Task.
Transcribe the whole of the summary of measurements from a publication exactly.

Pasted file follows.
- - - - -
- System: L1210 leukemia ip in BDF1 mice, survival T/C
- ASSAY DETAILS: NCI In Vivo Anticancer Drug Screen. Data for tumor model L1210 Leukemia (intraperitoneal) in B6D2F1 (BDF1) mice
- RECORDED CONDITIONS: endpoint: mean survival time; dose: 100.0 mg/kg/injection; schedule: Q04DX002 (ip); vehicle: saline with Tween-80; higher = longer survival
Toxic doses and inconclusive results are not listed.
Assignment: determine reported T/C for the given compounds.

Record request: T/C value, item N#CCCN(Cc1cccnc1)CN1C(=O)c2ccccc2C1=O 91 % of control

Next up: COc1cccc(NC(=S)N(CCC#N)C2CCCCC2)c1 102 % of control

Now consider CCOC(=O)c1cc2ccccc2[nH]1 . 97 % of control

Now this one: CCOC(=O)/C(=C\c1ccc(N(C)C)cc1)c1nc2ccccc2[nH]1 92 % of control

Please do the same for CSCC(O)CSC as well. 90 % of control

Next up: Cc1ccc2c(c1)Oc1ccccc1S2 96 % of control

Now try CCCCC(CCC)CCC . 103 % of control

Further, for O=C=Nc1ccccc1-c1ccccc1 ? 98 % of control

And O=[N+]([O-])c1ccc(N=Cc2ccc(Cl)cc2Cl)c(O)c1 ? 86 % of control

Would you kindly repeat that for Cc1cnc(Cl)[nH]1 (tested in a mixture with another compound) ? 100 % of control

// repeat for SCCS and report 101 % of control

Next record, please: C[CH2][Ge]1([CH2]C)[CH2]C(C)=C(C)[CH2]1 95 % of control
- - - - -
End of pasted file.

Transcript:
- System: L1210 leukemia ip in BDF1 mice, survival T/C
- ASSAY DETAILS: NCI In Vivo Anticancer Drug Screen. Data for tumor model L1210 Leukemia (intraperitoneal) in B6D2F1 (BDF1) mice
- RECORDED CONDITIONS: endpoint: mean survival time; dose: 100.0 mg/kg/injection; schedule: Q04DX002 (ip); vehicle: saline with Tween-80; higher = longer survival
Toxic doses and inconclusive results are not listed.
Assignment: determine reported T/C for the given compounds.

Record request: T/C value, item N#CCCN(Cc1cccnc1)CN1C(=O)c2ccccc2C1=O 91 % of control

Next up: COc1cccc(NC(=S)N(CCC#N)C2CCCCC2)c1 102 % of control

Now consider CCOC(=O)c1cc2ccccc2[nH]1 . 97 % of control

Now this one: CCOC(=O)/C(=C\c1ccc(N(C)C)cc1)c1nc2ccccc2[nH]1 92 % of control

Please do the same for CSCC(O)CSC as well. 90 % of control

Next up: Cc1ccc2c(c1)Oc1ccccc1S2 96 % of control

Now try CCCCC(CCC)CCC . 103 % of control

Further, for O=C=Nc1ccccc1-c1ccccc1 ? 98 % of control

And O=[N+]([O-])c1ccc(N=Cc2ccc(Cl)cc2Cl)c(O)c1 ? 86 % of control

Would you kindly repeat that for Cc1cnc(Cl)[nH]1 (tested in a mixture with another compound) ? 100 % of control

// repeat for SCCS and report 101 % of control

Next record, please: C[CH2][Ge]1([CH2]C)[CH2]C(C)=C(C)[CH2]1 95 % of control